Every time you or your social media masters are posting links that link back to the site, they can append detailed data into these slots. This also means you can overwrite default values. For example, by default, social traffic comes in with a medium of “Referral” in the Traffic Sources report. However, if you are tagging your links, you get to choose what medium name to use.
In the above case, I see many companies choose “Social”. This means you’re out there carefully appending ?utm_medium=social&utm_source=twitter.com&utm_campaign=todays-awesome-post to the daily link, so that anyone who clicks on it gets stamped with Medium = Social. Meanwhile your site visitors don’t know what a tag is (except MY site visitors :D) so they’re out there in the world, posting naked links back to your site that get the default stamp of Medium = Referral.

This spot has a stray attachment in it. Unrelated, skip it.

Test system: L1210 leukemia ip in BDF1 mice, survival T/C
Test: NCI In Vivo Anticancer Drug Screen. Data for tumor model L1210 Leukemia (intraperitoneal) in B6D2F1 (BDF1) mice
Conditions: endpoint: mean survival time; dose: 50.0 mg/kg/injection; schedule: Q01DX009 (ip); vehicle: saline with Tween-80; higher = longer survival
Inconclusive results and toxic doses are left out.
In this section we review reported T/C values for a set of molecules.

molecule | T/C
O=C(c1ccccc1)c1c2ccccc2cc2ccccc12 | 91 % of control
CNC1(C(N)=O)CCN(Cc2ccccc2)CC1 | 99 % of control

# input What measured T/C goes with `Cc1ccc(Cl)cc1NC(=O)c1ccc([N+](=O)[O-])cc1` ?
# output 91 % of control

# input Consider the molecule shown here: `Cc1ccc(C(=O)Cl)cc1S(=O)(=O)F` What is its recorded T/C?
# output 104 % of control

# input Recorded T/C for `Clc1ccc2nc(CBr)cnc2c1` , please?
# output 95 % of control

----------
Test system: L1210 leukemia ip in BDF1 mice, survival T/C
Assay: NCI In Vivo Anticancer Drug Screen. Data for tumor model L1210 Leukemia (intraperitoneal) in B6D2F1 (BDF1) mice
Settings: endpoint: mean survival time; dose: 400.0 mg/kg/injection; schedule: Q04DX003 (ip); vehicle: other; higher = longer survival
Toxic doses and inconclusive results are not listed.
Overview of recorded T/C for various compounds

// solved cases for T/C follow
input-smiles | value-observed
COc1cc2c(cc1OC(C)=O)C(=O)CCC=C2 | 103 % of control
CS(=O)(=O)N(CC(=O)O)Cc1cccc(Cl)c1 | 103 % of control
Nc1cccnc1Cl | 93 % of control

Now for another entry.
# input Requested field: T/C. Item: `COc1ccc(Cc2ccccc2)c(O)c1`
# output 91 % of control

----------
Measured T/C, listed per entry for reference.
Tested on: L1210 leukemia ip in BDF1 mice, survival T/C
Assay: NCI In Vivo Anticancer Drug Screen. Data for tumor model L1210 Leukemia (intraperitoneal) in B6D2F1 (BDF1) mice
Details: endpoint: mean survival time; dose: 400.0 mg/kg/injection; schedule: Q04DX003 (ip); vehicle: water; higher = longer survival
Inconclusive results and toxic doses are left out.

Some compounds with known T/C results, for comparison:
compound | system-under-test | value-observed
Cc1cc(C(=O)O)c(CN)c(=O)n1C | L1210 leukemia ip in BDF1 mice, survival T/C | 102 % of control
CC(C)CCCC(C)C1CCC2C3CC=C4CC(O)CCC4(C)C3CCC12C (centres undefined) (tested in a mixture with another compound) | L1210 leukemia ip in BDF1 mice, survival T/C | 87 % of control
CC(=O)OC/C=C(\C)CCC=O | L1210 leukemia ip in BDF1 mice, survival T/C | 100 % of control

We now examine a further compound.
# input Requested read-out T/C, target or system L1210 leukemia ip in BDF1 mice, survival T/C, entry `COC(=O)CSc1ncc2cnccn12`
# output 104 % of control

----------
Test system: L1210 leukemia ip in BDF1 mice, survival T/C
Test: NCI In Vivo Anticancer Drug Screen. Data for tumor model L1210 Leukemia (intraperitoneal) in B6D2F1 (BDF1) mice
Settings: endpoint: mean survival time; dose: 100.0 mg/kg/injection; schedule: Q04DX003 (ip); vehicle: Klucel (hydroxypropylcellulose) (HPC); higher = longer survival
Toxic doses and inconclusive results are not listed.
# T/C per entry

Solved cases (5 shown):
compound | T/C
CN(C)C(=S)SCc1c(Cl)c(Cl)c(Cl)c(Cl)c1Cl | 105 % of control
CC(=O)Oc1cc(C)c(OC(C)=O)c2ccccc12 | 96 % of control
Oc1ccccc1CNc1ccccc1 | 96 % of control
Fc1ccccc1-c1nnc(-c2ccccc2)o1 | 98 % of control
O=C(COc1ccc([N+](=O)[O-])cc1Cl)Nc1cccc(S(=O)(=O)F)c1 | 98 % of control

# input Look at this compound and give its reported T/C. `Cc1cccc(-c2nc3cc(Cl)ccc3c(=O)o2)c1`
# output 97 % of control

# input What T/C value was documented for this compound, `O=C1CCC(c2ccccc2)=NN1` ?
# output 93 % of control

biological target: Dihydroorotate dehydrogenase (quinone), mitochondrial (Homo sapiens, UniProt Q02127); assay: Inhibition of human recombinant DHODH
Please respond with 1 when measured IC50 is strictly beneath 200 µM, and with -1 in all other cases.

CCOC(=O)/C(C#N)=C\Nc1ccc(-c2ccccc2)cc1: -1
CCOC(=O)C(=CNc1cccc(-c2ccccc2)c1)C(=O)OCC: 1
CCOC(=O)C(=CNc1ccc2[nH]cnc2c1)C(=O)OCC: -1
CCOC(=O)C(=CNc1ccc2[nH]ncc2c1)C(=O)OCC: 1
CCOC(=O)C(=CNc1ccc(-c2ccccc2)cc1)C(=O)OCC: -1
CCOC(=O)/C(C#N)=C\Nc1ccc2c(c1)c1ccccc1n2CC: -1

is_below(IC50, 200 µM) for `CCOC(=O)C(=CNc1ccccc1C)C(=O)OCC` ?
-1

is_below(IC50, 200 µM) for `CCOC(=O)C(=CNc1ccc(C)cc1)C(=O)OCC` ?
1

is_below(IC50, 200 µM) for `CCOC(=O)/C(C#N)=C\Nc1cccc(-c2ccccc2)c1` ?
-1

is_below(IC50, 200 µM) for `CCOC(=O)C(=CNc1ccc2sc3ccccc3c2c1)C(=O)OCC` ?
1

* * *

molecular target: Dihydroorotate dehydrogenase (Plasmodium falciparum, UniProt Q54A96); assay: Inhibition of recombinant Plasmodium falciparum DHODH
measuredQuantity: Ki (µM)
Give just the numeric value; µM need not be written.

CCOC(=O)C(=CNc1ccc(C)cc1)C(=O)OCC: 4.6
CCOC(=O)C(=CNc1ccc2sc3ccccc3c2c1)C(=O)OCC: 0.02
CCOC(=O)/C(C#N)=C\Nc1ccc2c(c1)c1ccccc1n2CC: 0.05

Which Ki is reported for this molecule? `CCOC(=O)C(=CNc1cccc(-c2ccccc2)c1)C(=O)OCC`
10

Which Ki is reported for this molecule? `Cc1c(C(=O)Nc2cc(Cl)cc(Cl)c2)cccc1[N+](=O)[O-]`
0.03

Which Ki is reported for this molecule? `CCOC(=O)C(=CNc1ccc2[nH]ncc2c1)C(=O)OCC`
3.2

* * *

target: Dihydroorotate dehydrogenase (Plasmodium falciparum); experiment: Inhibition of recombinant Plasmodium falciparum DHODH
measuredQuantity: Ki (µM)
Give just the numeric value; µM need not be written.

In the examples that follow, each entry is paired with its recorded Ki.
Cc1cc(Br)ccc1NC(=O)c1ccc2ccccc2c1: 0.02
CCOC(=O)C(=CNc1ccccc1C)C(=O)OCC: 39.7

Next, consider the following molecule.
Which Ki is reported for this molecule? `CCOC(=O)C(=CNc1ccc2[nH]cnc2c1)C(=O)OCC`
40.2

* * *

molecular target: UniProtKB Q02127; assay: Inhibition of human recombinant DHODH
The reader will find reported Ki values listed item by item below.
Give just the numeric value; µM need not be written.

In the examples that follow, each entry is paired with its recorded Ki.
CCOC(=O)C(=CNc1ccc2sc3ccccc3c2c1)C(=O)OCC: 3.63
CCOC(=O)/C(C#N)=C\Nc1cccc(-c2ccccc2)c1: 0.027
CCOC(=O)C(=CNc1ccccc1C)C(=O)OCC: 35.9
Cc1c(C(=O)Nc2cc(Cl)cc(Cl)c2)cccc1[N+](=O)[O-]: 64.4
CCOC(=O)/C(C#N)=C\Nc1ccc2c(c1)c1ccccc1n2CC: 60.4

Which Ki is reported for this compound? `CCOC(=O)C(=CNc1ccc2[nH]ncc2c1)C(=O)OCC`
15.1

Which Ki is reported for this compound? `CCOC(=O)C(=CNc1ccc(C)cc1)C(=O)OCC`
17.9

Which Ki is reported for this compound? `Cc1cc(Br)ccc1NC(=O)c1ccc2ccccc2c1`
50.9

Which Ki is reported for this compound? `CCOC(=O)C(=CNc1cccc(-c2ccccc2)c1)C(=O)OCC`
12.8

There is nothing inherently wrong with this, but it causes a split in the data that you need to be cautious about. If you follow this strategy, make sure anyone looking at the data is aware that social data now appears under two separate mediums, and must be summed for an accurate count of overall traffic.
In practice, I find that it is easier to avoid data misinterpretations if you tag your social links as “referral” so it all rolls up together. You can then differentiate active from organic social by adding a tag into another slot like “utm_content”.
Also be aware of maintenance. You need to tag every post you make, and ideally with tags that change for every post or update so you can identify the traffic. This can be a significant overhead in terms of time and effort. Reduce the time and effort associated with producing tags by creating a centralized tagging document (your company intranet or a Google doc should work well) that everyone is on board with. You may also benefit from some automated system for creating the tags, either built internally or via some software designed for this purpose. Whatever system you use, make sure there is in fact a SYSTEM.